Johnson appealed the conviction, and the case eventually worked its way up to the highest court in the nation. It was the first time the Supreme Court had taken on a flag-burning case addressing First Amendment rights. Included in the testimony presented to the Court were amicus briefs, or “friend-of-the-court” documents designed to bring to light additional information and support not directly related to the case. The briefs were signed by dozens of civil rights organizations and concerned individuals, including artists Jasper Johns, Robert Rauschenburg, Leon Golub, Richard Serra, Faith Ringgold, and Christo. They stated in the document, “Artists do not usually communicate through words, but reach their audiences through the use of symbols and recognized images. Elimination of any particular tool of the trade ... necessarily limits the visual vocabulary and stifles the creative process.”

On June 21, 1989, the Supreme Court ruled 5-4 in Johnson’s favor. “If there is a bedrock principle underlying the First Amendment,” wrote Justice William Brennan, “it is that the government may not prohibit the expression of an idea simply because society finds the idea itself offensive or disagreeable.”
But within four months of the Supreme Court decision, both houses of Congress had reacted by passing a new Flag Protection Act. It states specifically, “Whoever knowingly mutilates, defaces, physically defiles, burns, maintains on the floor or ground, or tramples upon any flag of the United States shall be fined under this title or imprisoned for not more than one year, or both.” At midnight on the day it went into effect, people across the country burned flags in protest, and two days later, three people were charged with desecration for setting fire to flags on the steps of the U.S. Capitol.

The charges against the three were eventually dropped after a year, following many more demonstrations and legal wrangling, when the Supreme Court again ruled the Flag Protection Act was unconstitutional in United States v. Eichman. One of the defendants was a college student named Dread Scott.

Desecration, also known as dissent

Scott had first gained national notoriety in 1988, at age 23, when he created an installation at a gallery operated by the SAIC, as part of a group show for minority artists. The installation included a small photomontage on the wall with the headline “What is the proper way to display a US Flag?” It consisted of black and white photographs of South Korean students burning flags and holding “Yankee go home son of bitch” signs, and rows of flag-draped coffins. Below the montage a shelf contained writing implements and a blank book, to encourage audience participation and response, Scott told F Newsmagazine. The only problem was, to get to the book, you had to step on Old Glory, laid out in all her splendor right on the floor.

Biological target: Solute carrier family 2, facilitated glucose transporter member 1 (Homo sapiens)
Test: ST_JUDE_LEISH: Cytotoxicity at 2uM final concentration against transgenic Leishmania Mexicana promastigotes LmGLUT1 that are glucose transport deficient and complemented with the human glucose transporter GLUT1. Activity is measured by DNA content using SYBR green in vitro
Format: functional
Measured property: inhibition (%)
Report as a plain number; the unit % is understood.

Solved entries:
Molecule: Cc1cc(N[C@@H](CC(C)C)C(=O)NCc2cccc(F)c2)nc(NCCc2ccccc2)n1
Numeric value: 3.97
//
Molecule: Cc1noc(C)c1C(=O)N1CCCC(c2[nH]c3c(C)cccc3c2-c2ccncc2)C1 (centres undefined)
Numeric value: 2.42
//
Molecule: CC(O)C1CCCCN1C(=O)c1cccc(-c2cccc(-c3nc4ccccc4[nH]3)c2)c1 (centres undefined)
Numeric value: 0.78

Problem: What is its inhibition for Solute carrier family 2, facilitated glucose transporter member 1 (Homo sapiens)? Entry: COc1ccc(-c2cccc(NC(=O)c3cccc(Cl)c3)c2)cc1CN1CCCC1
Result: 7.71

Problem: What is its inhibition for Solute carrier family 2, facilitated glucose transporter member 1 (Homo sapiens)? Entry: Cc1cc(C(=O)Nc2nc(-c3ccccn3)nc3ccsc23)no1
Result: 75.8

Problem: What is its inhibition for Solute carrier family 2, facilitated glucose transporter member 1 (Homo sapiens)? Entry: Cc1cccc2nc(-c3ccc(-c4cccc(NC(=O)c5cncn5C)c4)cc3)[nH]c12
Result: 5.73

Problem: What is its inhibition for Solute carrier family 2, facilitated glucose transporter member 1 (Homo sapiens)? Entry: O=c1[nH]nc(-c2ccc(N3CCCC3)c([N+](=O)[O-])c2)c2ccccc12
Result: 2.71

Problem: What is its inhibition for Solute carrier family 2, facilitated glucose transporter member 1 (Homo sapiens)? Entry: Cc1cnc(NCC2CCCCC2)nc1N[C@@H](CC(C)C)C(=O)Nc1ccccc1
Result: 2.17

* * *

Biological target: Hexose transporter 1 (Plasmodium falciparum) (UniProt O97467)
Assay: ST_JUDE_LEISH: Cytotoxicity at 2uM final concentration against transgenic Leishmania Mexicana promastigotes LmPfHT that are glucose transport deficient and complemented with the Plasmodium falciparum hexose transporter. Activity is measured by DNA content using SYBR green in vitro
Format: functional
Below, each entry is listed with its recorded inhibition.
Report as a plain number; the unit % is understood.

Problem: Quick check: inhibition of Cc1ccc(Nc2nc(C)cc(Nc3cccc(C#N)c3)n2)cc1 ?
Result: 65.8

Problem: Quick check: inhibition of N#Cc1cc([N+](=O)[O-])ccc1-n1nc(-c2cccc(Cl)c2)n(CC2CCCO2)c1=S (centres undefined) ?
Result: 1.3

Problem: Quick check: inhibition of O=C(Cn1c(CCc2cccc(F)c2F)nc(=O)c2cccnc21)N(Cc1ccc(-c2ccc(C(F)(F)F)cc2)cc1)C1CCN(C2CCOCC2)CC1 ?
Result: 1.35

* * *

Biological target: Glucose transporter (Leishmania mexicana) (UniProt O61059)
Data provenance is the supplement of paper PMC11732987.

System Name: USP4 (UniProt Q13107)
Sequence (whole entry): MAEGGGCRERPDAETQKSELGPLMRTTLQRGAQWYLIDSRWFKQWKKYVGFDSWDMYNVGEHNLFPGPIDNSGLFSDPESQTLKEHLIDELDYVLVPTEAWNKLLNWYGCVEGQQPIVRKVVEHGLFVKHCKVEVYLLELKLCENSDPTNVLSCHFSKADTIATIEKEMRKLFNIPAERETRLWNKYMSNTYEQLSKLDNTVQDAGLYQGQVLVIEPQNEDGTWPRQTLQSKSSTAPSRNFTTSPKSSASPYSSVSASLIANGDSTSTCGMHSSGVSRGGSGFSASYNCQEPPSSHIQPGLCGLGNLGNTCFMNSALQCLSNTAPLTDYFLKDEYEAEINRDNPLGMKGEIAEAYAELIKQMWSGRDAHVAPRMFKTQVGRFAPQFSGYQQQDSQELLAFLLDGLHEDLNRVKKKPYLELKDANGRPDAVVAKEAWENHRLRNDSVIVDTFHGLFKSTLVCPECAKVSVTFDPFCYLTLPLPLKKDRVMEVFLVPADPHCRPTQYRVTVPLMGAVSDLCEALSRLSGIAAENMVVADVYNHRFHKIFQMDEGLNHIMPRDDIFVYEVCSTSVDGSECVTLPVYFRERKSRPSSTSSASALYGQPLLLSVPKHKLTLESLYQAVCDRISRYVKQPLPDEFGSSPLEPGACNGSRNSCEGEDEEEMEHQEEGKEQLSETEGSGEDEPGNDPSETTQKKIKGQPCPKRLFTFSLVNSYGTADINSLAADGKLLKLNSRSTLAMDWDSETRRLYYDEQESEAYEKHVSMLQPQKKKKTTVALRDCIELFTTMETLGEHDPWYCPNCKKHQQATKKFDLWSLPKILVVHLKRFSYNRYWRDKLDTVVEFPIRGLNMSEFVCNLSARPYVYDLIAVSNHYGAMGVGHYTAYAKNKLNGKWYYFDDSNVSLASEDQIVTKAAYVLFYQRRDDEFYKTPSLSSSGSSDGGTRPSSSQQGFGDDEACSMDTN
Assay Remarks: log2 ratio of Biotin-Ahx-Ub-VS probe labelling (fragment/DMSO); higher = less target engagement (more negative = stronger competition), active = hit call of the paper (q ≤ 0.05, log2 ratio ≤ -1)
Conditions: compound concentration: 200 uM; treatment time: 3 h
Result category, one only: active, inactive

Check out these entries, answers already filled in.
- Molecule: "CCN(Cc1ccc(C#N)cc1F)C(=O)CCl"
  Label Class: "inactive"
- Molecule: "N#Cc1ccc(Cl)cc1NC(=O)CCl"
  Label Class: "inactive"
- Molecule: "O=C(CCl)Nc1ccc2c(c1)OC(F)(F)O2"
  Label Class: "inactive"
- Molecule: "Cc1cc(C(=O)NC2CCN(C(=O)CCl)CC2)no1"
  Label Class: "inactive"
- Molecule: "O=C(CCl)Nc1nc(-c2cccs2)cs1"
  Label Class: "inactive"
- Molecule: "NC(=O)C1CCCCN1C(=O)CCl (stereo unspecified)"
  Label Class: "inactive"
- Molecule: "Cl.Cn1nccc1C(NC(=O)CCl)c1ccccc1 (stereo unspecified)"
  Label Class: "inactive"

Here’s a typical response written in the book, from Scott’s website
( “Right now a lady is on the ground crying because of what you have done. I feel you did something wrong and I feel you should be put in jail or have something done to you for this. I love my country and it hurts me to know that you don’t. I hope you feel good about yourself for what you are putting people through. You’re an asshole.”

“The work responded to particular ideas that were part of the discourse of the moment, including Bush running for election on a renewed and reinvigorated patriotism,” describes Scott. “My work wasn’t an accident. But the fact that it became controversial the way that it did was a bit of an accident,” occurring as it did in conjunction with the Texas v. Johnson ruling and the contradictory new Flag Protection Act of 1989.

“The right wing was making patriotism compulsory and trying to prescribe only one use for the flag,” he explains. “One of the contributions artists make to society is engaging in intellectual inquiry and in critical thought and discourse. There is this illusion of freedom of expression that is promoted in this society. But you cross a line and they will try to suppress you. The forces that were attempting to ban criticism of the flag wanted this work suppressed, and it turned into a bigger fight than they expected.”

SAIC Dean Carol Becker wrote in Art Journal in 1991, “There was no end to the absurdity and violence mobilized in reaction to this piece. There, at the School of the Art Institute of Chicago, was a symbol of true violence to the American way of life.”

President George H. W. Bush publicly denounced it, calling it disgraceful, and Senator Bob Dole issued a statement saying Scott had cast contempt on the flag and invoking the new Flag Protection Act. “The current law covers people who view the display and walk on the flag,” wrote Dole, “but not the so-called artist who invited trampling on the flag.”

Scott’s infamous installation has remained controversial each time he shows it. When it was displayed in New York City, the director of the gallery received death threats and tires on the block were slashed. When it was shown in 2004 at the Phoenix Art Museum, curator David Rubin was chased indoors by an angry mob.